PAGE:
I never found out who that girl was with the baby, but I will never in my life forget her, her son, or the image 2 hours prior of a tall handsome Marine father holding that very boy telling him that he meant the world, with his son in his arms, and his new baby, his M16 on his back.
If my mind was a camera, it took a snapshot that day. A photo to place in my soul as a moment that helped to define me as a person. I was alone after that day, even when I was among people. And I was alone for seven months after that day. We had no contact for 4 months. No letters, definitely no calls or emails. I watched CNN insistently as if filling my head with images would help me understand what he was seeing. I was living outside of and Air Force Base at the time, 30 miles from my family. I thank God that I wasn't further away. That Air base was my only Saviour. Somehow I thought that by being close to any Military base, I would be in a better position to know about him.
Being by that base, I engaged in the usual social events with other military wives of all branches of the service. That is until I saw that some of the wives had extra martial activities that I wanted no parts of. I would rather die then have my husband hear that I associate with them and have him wonder, under fire no less, if I am faithful. So once again, I was back to square one, alone.
I remember everyday coming home from work and praying starting from one block away, that once I pulled into my driveway there wouldn't be a town car with a Chaplin and a recruiter standing there waiting for me. Waiting to tell me that my life was over because his was. The moments that I was able to forget the hell that I was living there were trips to the shore, shopping, some dabbling in hobbies, but all in all uneventful. Come home from work, fall asleep in front of CNN until 3 am, go to bed, wake up do it again. Looking back I wish I was in a better mental position to do things, volunteer, take some fun classes. If I had to do it again, I would be prepared. I would be ready. But back then I was facing an unknown.
Many, many people have asked me what it is like to be 23, newly married, and send your husband into a war zone. These words are my account, mine and mine alone. Every spouse has a different story, different feelings, different memories, especially different fears. I can look back and be proud that I made it though, that my husband made it through as well as all of the men that my husband promise he would bring home. All of them came home with not even a scratch. I learned about my strengths, I learned to trust my gut, I proved to be self sufficient, and I taught myself about passion. During that time he learned the same things about me, him and us. This is why my marriage is so strong, even on the other side of the world we were learning about each other.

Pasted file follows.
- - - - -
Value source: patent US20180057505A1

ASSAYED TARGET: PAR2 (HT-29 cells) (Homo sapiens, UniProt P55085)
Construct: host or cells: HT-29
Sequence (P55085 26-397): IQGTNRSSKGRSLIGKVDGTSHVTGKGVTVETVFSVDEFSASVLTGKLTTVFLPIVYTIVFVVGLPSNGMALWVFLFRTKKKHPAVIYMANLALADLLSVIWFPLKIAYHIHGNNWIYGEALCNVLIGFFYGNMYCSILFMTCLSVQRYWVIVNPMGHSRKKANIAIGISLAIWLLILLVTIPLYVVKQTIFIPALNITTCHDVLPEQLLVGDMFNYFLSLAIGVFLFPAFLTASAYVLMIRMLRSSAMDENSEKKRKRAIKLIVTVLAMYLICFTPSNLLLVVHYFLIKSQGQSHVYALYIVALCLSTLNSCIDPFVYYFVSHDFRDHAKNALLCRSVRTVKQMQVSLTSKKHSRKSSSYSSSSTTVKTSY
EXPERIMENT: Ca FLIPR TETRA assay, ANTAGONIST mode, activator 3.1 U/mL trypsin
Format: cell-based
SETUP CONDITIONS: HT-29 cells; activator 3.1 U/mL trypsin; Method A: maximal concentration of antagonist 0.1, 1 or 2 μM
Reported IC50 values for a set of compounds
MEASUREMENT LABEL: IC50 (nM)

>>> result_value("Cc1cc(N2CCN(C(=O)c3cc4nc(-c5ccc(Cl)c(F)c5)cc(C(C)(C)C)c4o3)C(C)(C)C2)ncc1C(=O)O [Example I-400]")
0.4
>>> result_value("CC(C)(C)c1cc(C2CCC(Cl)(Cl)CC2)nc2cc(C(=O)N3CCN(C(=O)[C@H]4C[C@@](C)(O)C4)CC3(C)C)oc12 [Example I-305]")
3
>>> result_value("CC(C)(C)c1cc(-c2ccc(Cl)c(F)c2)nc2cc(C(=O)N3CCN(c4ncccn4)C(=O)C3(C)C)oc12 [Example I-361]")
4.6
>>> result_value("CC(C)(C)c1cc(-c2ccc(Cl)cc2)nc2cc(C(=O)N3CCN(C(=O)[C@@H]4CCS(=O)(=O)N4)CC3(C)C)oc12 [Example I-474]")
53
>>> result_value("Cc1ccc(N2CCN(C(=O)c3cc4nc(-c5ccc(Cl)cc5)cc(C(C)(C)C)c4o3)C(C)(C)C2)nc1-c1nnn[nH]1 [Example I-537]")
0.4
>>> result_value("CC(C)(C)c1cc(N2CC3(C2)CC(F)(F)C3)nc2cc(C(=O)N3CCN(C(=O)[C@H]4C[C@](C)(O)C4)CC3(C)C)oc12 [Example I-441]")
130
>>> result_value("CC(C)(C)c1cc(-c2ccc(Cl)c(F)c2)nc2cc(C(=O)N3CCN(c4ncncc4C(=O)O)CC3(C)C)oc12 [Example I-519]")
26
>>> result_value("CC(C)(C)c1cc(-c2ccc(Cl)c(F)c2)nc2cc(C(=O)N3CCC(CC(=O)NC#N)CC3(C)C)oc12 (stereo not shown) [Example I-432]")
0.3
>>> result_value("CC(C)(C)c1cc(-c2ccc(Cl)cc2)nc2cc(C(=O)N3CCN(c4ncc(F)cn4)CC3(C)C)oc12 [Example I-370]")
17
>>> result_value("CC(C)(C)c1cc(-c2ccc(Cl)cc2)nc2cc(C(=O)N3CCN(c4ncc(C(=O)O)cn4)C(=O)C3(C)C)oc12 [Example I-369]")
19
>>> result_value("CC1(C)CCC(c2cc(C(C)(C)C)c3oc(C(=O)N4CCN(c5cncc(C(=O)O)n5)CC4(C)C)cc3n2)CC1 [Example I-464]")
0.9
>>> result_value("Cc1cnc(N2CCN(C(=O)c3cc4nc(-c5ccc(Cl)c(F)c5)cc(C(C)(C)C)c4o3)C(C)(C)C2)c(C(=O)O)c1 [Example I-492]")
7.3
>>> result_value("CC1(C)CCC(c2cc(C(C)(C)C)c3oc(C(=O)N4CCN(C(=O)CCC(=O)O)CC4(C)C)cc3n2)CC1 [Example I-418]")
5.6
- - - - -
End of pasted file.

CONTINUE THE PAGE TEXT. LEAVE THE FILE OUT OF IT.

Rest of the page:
I can say with absolute certainty that I will always live with the feelings that I had during that time, eventhough they say the brain cannot remember the exact feeling of pain. The heart can. I never want to forget those feelings though, they are too important in learning the true meaning of love, well for me anyway.
TO ALL THE MILITARY WIVES OF ANY BRANCH, ACTIVE OR RETIRED, BE PROUD OF YOURSELF. FOR WE ARE VETERANS OF OUR OWN WAR.
Love and Peace this holiday season to our brothers and sisters in arms. We love you.
12/19/2005 8:39 pm
Very touching, Kiera. Please relay to your husband that so many of us are eternally prideful and grateful for what they do for us, and that we are thinking of them, especially this time of year. Especially for the ones who can not be with their families. |
The military news that flows from your state is typically not good. We've all watched the scenes from that air force base at the southern end where those that were killed in action return home. Its great to hear a happy story, one where the soldiers return home safe and unharmed into loving arms.
God bless you and your hubby. Take care of each other!
Ah, Its you again, Your Angel Feathers and your Blood Stains...